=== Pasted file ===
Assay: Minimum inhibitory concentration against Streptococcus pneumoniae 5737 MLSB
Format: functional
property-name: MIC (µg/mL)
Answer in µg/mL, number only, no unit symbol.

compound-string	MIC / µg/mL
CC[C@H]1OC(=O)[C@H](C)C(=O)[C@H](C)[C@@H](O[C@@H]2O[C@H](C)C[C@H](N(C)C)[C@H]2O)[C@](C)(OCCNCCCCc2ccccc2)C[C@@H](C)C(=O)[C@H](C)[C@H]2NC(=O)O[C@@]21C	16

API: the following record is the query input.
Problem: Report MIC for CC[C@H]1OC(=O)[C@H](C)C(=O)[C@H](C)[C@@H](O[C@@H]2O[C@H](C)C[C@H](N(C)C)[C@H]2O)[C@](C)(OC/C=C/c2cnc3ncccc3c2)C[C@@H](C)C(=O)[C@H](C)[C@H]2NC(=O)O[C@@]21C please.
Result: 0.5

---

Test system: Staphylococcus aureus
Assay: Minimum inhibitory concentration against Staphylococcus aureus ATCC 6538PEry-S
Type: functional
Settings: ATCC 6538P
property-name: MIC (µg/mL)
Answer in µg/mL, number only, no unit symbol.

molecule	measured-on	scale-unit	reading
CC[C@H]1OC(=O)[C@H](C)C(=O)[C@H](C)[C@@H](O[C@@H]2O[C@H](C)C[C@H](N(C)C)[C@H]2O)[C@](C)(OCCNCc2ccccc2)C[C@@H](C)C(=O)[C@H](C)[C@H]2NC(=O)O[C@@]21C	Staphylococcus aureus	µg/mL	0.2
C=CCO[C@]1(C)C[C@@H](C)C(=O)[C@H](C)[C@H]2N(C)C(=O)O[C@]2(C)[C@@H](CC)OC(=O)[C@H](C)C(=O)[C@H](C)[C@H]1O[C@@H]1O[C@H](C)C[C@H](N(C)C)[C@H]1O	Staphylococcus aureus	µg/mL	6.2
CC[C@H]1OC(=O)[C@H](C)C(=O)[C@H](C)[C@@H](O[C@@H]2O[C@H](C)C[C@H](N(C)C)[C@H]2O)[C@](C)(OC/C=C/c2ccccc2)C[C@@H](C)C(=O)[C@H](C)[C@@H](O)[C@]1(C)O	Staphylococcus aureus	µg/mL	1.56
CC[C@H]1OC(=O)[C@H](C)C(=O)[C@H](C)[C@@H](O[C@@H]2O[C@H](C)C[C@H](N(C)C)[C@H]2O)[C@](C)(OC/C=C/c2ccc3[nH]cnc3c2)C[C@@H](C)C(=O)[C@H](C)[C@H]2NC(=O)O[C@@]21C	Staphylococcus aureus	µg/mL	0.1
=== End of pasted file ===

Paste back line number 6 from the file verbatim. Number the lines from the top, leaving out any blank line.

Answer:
CC[C@H]1OC(=O)[C@H](C)C(=O)[C@H](C)[C@@H](O[C@@H]2O[C@H](C)C[C@H](N(C)C)[C@H]2O)[C@](C)(OCCNCCCCc2ccccc2)C[C@@H](C)C(=O)[C@H](C)[C@H]2NC(=O)O[C@@]21C	16